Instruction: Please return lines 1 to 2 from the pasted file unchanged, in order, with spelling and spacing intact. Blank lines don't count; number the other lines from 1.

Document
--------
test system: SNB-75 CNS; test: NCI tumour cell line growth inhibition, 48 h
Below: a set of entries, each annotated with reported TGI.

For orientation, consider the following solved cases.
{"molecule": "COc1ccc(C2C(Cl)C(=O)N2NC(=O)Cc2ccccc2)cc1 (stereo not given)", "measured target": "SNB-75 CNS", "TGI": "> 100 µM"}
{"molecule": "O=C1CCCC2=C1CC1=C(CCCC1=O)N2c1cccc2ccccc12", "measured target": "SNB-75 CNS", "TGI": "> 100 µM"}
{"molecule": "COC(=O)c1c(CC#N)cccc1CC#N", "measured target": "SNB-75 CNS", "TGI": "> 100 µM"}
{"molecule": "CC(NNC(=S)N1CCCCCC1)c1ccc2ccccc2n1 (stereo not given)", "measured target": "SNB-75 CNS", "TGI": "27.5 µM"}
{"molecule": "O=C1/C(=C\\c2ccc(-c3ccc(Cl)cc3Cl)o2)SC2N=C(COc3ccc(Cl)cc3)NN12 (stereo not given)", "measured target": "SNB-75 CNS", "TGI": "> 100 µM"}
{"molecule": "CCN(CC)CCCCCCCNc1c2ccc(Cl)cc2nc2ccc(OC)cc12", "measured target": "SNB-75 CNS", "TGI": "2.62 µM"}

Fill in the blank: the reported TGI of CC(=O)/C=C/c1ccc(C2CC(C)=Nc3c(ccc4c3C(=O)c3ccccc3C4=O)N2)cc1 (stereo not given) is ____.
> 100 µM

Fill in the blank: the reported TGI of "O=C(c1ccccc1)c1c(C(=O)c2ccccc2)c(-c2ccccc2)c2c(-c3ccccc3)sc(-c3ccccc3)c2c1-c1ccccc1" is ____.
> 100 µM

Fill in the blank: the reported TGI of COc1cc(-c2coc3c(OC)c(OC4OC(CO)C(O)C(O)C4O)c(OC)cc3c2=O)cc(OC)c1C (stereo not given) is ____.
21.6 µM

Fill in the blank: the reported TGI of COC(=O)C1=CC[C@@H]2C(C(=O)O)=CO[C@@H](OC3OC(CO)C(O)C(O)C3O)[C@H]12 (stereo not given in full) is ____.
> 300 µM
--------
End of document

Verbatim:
test system: SNB-75 CNS; test: NCI tumour cell line growth inhibition, 48 h
Below: a set of entries, each annotated with reported TGI.